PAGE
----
Ski Tuning 101: diamond stone follow-up

Diamond Stone Review - Follow Up:

A lot of you have been asking about polishing solution vs. soapy water. This seems to be an ongoing debate, and to be honest, I have no idea what's actually in the commercially available polishing solution.

Some of you have said that you just use water, or you own concoction of isopropyl alcohol and water. I'm no chemist, but in my experience whatever they put into the store bought polishing solution produces better results than soapy water, which may or may not produce better results than just plain water.

That being said, the polishing solution might be overkill for non-racers. Personally, I just use soapy water, and find no reason to try something else, because the results are great.

When I raced, I would use a progression of diamond stones (200 grit -> 400 grit -> 800 grit), which is something I don't do for my powder/mid-fat/all-mountain skis. When tuning race skis,  I would always use a polishing solution, and there is no doubt that it produced superior results compared to the soapy water. But again, if you're not racing, don't sweat it.

On soapy water, and keeping stones clean:

While the soapy water solution acts as a lubricant, it also has another important advantage: keeping your diamond stones clean!

Every time you run your diamond stone down a ski edge, a weird black gunk starts to accumulate on the stone, and on the ski edge. When I tune, I run a wet paper towel down the edge of the ski every 10 passes of the diamond stone. You will be amazed at how quickly that paper towel goes from white to black. I also dip the diamond stone in a cup of warm soapy water, and wipe off any black gunk that is building up on the stone.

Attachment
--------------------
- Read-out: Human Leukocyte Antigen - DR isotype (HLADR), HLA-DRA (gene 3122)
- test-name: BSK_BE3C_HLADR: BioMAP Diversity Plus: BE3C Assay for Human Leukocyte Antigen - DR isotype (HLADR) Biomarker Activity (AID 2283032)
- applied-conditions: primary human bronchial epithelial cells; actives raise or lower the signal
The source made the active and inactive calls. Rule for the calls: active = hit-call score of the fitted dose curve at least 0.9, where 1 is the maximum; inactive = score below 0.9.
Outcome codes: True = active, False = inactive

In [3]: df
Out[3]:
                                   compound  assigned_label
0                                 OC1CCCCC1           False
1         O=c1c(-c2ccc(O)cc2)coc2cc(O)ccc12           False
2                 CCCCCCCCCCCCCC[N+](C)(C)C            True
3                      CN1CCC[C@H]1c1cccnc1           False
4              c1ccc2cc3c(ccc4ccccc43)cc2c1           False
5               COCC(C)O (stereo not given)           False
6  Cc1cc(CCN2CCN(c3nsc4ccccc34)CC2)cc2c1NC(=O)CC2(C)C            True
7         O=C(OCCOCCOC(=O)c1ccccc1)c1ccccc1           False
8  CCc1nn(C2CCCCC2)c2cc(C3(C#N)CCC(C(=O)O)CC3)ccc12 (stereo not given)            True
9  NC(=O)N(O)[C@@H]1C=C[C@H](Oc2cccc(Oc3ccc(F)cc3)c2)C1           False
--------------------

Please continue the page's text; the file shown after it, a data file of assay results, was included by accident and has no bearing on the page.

If you don't continuously wipe down the edges and the surface of the stone, you won't get a good tune. All that build up will prevent the very tiny diamond surfaces of the stone from coming into contact with the edge. In effect, you will just be grinding around dirt, and not actually sharpening anything.

When to replace a diamond stone:

This is, again, a very un-scientific thing. Some of you have written saying your diamond stones have lasted for years. Personally, I have seen stones last for many seasons. It just depends on how well the stones are cared for. If they are rust and dirt free, they should easily last a few seasons. We're talking about diamonds don't forget; a soft steel ski edge is not going to wear down a diamond. What will happen is that the diamond dust, or whatever it is on the surface of the stone, will get scraped off over time. This is why it's important to use aggressive grit (100 to 200) stones on heavily burred or damaged edges, otherwise the cutting surface of the stone will just be scraped off. Again, think sand paper.